I’m skeptical of grief for public figures. People who dissolve in tears before the flowery gate of a celebrity, even mourners who line a fallen leader’s procession, seem— I’m sorry—silly. Yet, when Kurt Vonnegut died five years ago, I grieved.
I grieved not because he left before his time or because he passed down an incomplete body of work or because he was the last century’s grand literary giant whose like will never be seen again. Some people may have felt so, but for the last thirty years of his life Vonnegut appeared to be preparing for death. And his prolific creations never produced a shining work pretending to literary greatness. He wrote some very good books—certainly some very entertaining ones—but if he ever insisted on being included on any “greatest” list, I never heard it…nor, until those florid moments surrounding his death, did I hear anyone clamoring to put him on one.
Yet, I grieved his loss, his humor, his forbearance, his—okay, I’ll say it—nobility.
At the end of the opening chapter of Slaughterhouse-Five, Vonnegut (in the guise of himself) expresses his love for Lot’s wife. Sodom and Gomorrah were burning, and all she had to do was keep her eyes forward and not look back. “But she did look back,” Vonnegut wrote, “and I love her for that, because it was so human.” Vonnegut was human, utterly convinced of our corruption, yet devoted to human beauty, the small, sweet moments when we match our promise.
Vonnegut led a difficult life—witnessing the massacre in Dresden, yes, but also a mother who went mad, nightly assailing his father, whom Vonnegut called “As gentle and innocent a man as ever lived,” with “hatred and contempt.” She later committed suicide, and Vonnegut admitted feeling the temptation of suicide ever after that. He made one attempt in 1984.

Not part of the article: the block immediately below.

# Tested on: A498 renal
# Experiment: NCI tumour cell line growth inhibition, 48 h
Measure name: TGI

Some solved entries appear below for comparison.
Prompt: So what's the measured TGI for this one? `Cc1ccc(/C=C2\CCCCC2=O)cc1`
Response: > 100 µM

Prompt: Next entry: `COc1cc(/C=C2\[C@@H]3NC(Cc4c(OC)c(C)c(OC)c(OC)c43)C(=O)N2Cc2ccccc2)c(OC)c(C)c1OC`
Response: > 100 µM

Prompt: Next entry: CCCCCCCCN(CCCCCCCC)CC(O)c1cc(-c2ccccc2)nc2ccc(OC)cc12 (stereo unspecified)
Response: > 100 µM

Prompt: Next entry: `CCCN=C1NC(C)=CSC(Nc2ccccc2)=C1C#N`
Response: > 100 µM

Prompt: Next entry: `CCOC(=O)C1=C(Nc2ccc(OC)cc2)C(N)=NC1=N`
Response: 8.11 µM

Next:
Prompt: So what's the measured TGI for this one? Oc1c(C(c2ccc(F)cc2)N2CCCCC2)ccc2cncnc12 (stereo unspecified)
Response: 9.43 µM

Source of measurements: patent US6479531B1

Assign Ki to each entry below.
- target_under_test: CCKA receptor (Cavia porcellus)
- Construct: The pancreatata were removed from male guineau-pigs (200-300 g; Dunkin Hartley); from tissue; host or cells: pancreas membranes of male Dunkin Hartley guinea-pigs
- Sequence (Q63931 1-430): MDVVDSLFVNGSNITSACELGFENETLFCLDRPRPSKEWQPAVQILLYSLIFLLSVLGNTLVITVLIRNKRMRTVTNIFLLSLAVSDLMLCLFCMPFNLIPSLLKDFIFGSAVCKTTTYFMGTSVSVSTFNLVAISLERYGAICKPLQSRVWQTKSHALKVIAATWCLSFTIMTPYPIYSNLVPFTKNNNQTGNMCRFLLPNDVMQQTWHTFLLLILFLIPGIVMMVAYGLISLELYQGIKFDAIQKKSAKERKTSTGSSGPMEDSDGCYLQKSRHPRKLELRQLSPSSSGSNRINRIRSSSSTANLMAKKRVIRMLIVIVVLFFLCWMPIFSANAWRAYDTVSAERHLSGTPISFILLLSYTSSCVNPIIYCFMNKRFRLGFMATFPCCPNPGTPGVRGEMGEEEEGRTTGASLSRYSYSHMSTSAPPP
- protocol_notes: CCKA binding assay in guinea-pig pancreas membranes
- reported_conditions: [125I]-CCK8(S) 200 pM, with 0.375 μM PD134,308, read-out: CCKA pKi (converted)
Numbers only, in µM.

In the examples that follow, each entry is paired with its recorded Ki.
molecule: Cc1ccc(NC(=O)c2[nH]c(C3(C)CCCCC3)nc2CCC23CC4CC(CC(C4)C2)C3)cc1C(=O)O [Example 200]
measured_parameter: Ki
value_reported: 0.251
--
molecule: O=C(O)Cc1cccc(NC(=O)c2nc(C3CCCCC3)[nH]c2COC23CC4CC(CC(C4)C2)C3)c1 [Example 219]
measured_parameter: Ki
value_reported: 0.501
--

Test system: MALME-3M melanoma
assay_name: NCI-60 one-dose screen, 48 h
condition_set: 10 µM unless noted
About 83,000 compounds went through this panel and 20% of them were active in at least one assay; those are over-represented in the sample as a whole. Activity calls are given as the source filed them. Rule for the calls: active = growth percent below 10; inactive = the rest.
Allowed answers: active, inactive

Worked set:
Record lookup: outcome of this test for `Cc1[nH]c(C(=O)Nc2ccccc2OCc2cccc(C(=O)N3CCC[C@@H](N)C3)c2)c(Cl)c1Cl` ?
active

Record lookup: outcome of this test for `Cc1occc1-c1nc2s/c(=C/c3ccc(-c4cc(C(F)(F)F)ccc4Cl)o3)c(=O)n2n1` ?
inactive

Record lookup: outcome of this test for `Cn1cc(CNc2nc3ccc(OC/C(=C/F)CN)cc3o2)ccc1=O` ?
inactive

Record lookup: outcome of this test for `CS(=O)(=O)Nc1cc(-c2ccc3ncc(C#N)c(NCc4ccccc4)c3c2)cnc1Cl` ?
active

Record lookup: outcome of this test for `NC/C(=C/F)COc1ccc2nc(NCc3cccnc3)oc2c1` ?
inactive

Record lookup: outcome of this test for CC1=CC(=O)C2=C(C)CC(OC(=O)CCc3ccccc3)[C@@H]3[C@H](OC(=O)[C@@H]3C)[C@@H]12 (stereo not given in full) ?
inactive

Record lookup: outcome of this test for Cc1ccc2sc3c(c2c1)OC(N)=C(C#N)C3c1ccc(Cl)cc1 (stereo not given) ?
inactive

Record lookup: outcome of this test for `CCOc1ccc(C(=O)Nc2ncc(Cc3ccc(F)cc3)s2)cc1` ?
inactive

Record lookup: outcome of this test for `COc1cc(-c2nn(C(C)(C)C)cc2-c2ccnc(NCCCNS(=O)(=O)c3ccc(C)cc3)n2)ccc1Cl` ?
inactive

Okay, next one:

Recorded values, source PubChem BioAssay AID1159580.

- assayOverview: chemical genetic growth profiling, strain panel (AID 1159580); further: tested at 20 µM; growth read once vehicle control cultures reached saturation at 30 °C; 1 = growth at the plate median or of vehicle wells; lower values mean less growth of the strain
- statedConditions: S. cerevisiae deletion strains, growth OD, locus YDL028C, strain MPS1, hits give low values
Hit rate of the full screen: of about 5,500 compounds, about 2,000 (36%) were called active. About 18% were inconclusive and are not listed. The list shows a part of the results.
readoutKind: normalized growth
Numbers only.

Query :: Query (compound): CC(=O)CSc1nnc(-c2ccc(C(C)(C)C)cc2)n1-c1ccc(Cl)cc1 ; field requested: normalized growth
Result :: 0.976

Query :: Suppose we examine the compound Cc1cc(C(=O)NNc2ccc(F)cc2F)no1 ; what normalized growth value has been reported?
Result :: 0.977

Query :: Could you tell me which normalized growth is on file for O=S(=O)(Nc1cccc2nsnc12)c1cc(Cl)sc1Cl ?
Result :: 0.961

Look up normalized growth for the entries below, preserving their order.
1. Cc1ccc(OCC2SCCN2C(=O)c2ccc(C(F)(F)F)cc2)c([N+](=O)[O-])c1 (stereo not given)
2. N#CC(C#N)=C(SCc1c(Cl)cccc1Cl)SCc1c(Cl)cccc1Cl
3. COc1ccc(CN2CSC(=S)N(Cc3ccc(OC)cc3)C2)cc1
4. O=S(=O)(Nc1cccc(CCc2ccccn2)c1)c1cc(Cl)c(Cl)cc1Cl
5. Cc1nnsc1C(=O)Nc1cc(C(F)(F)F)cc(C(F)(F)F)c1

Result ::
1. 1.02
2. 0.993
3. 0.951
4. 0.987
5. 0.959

Still, he seldom missed an opportunity to laugh, even if in a mordant way. Beneath the humor was genuine warmth. I think of Billy Pilgrim, the hero of Slaughterhouse-Five, suddenly finding himself weeping. His father’s son, Vonnegut was outwardly glib, responding to the death of champagne bubbles and an ivory-toed corpse with the same “So it goes.” Yet the weeping was visible too, deep but surfacing in moments of unabashed sweetness—the devotion of Hocus Pocus‘ Eugene Hartke taking his mad wife and mother-in-law fishing, Billy Pilgrim sharing a spoon of vitamin-laced syrup in the factory in Dresden and moving the recipient to burst into grateful tears, and all the other pronouncements of hope that arrived at the oddest moments.
I remember quite a number of Vonnegut’s obituaries quoted a pronouncement from God Bless You, Mr. Rosewater: “Hello, babies. Welcome to Earth. It’s hot in the summer and cold in the winter. It’s round and wet and crowded. At the outside, babies, you’ve got about a hundred years here. There’s only one rule that I know of, babies—’God damn it, you’ve got to be kind.”
Vonnegut could be harsh too, and balanced the equation with vitriol appropriate to a jeremiad. One of my favorites comes from Hocus Pocus, when he suggests an epitaph for the planet, “We could have saved it, but we were too doggone cheap.” Even at such moments, however, Vonnegut was looking at what we might do, what we could and might be.
Billy Pilgrim watches a war movie in reverse one night, planes gathering fire into bombs, bombs into bomb bays, war planes into airports. The scene concludes with minerals carefully put back underground, “so they would never hurt anybody again.” For Vonnegut that seemed a sort of wish fulfillment.
Ultimately, what moved me to grieve was no more complicated than admiration—a desire that my own dark life might also have such moments of light in it, that whenever I grow to feel people are no damn good, I might remember a beautiful garden of innocence and see those planes return until, “all humanity, without exception, conspired biologically to produce two perfect people named Adam and Eve.”